It was as enraging to tally his score as it was enthralling to watch him bat, however long or short his innings might be; and it was usually not just too short, which you might forgive, but shorter than it ought to have been, which you could not forget. Just watching him walk towards the wicket, swinging his bat like a baton, you could hear, in your mind’s ear, the string section being tuned for a symphony – which was almost always not just left unfinished but ended before its own overture!
After his first few appearances at the Oval, as he walked to the middle, you would hear, from the then-knowledgeable crowd, what sounded at first like an affectionate contraction of his surname – “Hoops” – until you realised people were dismissively predicting the usual, unnecessary, entirely avoidable way he would soon get himself out: Oops!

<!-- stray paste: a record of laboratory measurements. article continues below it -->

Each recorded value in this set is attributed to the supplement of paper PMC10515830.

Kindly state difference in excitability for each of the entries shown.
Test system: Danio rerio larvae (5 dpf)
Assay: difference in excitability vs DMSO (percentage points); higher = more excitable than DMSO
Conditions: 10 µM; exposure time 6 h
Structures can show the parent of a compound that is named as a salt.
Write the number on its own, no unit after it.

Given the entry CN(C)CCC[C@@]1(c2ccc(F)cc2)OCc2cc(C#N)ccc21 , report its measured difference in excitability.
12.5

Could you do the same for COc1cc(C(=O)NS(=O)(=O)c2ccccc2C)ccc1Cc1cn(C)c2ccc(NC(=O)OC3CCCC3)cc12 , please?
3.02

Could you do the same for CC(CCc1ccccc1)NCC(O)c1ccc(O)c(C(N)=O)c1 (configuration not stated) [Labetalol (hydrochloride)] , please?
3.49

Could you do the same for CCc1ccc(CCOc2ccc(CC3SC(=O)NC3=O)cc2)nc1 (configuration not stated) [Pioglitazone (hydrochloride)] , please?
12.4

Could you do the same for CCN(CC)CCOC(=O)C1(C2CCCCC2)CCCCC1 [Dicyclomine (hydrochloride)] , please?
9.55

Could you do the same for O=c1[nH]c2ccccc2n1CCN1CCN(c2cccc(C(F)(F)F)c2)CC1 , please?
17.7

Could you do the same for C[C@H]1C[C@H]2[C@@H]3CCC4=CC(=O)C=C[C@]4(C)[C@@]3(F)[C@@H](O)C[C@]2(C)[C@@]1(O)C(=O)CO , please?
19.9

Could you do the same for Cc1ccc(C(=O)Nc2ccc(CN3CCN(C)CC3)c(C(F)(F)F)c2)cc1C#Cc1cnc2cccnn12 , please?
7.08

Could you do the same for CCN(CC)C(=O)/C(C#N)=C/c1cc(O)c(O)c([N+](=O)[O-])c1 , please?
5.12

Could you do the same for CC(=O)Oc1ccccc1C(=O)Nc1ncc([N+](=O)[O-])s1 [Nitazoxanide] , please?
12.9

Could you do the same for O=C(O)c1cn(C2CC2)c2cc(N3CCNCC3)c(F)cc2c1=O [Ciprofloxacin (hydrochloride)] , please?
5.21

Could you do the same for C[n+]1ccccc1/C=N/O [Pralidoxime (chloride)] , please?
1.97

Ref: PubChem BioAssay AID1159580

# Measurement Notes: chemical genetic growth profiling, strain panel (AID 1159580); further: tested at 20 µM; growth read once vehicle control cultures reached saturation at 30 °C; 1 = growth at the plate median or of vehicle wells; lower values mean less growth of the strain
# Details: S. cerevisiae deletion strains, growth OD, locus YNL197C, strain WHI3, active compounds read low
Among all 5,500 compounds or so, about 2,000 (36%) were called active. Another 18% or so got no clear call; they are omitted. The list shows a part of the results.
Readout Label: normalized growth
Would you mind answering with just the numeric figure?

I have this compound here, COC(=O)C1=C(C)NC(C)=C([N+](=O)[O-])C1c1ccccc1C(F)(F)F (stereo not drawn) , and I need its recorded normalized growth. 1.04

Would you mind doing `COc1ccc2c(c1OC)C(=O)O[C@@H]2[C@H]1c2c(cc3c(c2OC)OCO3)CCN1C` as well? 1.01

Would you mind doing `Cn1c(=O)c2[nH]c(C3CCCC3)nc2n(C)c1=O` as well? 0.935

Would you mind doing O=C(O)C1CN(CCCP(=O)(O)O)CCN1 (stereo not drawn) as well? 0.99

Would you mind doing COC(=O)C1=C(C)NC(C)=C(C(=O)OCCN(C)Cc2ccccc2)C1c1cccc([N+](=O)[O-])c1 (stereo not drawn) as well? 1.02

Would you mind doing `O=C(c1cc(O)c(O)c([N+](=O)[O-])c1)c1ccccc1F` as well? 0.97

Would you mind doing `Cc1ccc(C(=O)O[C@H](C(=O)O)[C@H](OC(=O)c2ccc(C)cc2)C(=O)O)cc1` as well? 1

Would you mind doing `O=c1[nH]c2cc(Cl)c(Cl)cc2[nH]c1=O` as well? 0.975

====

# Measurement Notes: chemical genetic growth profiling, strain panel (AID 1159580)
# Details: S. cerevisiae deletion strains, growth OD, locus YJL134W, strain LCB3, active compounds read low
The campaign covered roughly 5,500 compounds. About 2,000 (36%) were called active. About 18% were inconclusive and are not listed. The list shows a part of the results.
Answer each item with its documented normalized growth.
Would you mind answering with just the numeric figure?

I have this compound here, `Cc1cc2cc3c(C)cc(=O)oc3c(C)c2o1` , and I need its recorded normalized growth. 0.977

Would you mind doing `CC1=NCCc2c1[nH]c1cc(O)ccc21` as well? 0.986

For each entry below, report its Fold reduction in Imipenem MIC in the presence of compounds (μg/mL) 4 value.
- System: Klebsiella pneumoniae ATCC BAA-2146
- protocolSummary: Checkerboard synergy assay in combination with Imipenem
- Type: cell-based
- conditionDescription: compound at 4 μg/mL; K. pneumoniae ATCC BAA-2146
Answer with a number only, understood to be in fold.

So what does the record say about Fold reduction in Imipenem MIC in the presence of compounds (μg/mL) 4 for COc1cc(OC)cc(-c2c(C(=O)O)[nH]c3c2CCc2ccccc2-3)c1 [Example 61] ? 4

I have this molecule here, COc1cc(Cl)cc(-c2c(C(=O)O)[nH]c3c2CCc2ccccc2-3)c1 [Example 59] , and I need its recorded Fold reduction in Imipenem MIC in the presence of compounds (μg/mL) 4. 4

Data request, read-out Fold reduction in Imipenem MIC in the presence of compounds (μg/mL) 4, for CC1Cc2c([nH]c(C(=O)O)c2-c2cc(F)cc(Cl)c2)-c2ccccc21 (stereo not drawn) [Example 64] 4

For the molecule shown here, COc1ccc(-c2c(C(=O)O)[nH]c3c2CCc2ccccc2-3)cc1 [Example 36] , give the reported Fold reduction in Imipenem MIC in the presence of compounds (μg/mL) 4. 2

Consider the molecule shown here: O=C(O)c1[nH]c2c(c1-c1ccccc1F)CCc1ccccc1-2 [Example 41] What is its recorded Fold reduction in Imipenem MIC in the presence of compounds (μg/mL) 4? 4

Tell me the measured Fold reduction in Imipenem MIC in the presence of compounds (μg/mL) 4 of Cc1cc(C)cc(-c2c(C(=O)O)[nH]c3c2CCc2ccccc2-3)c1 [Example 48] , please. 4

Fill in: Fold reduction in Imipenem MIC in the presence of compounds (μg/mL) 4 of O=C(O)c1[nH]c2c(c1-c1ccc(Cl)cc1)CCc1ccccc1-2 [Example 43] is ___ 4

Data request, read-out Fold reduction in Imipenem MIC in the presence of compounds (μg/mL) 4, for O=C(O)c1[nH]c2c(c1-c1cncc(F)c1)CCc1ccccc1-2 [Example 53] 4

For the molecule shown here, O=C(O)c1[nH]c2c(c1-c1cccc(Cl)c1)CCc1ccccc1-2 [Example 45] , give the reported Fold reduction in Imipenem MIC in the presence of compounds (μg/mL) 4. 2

But there were and are many West Indian cricketers who I could theoretically hate to love ahead of Carl. The great Viv Richards, e.g., who could have grounded a criminal charge of chewing gum with intent, seemed not to notice that Brian Lara could carry his bat as easily as he could towels and water bottles.
None of the modern West Indies players who habitually throw away their wickets, even Marlon Samuels, the closest I’ve seen to Hooper in unrealised potential, can hold a candle to Carl when it comes to letting us down. Because no one I’ve ever seen was potentially as good as Carl Hooper. Not Viv, not the legendary Sir Garry, not the otherworldly Kanhai, who caused a generation of West Indian sons to be named Rohan and handed a cricket bat in the crib. Not even Lara, who took back the record from Matthew Hayden just to prove that he could, or Mikey Holding or Malcolm Marshall or Curtly Ambrose or Courtney Walsh, all of whom could take ten wickets for fewer runs when needed most.